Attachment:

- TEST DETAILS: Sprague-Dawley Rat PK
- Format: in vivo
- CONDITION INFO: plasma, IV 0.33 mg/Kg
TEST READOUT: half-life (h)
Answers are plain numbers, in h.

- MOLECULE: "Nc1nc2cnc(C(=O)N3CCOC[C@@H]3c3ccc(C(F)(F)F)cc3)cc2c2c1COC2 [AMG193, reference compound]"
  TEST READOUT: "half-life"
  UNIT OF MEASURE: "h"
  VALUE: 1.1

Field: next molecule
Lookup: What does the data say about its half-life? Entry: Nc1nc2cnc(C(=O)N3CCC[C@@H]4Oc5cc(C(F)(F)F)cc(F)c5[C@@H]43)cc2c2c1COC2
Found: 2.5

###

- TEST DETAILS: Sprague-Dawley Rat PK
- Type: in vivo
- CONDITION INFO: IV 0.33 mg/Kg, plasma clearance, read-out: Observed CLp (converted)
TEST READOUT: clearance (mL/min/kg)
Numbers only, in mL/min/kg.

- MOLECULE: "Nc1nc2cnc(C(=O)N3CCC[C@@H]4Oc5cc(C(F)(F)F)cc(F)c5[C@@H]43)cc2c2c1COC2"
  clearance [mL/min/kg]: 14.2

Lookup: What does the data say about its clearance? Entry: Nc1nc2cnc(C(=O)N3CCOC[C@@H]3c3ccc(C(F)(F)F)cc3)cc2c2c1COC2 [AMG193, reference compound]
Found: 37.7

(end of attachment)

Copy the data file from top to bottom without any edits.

- TEST DETAILS: Sprague-Dawley Rat PK
- Format: in vivo
- CONDITION INFO: plasma, IV 0.33 mg/Kg
TEST READOUT: half-life (h)
Answers are plain numbers, in h.

- MOLECULE: "Nc1nc2cnc(C(=O)N3CCOC[C@@H]3c3ccc(C(F)(F)F)cc3)cc2c2c1COC2 [AMG193, reference compound]"
  TEST READOUT: "half-life"
  UNIT OF MEASURE: "h"
  VALUE: 1.1

Field: next molecule
Lookup: What does the data say about its half-life? Entry: Nc1nc2cnc(C(=O)N3CCC[C@@H]4Oc5cc(C(F)(F)F)cc(F)c5[C@@H]43)cc2c2c1COC2
Found: 2.5

###

- TEST DETAILS: Sprague-Dawley Rat PK
- Type: in vivo
- CONDITION INFO: IV 0.33 mg/Kg, plasma clearance, read-out: Observed CLp (converted)
TEST READOUT: clearance (mL/min/kg)
Numbers only, in mL/min/kg.

- MOLECULE: "Nc1nc2cnc(C(=O)N3CCC[C@@H]4Oc5cc(C(F)(F)F)cc(F)c5[C@@H]43)cc2c2c1COC2"
  clearance [mL/min/kg]: 14.2

Lookup: What does the data say about its clearance? Entry: Nc1nc2cnc(C(=O)N3CCOC[C@@H]3c3ccc(C(F)(F)F)cc3)cc2c2c1COC2 [AMG193, reference compound]
Found: 37.7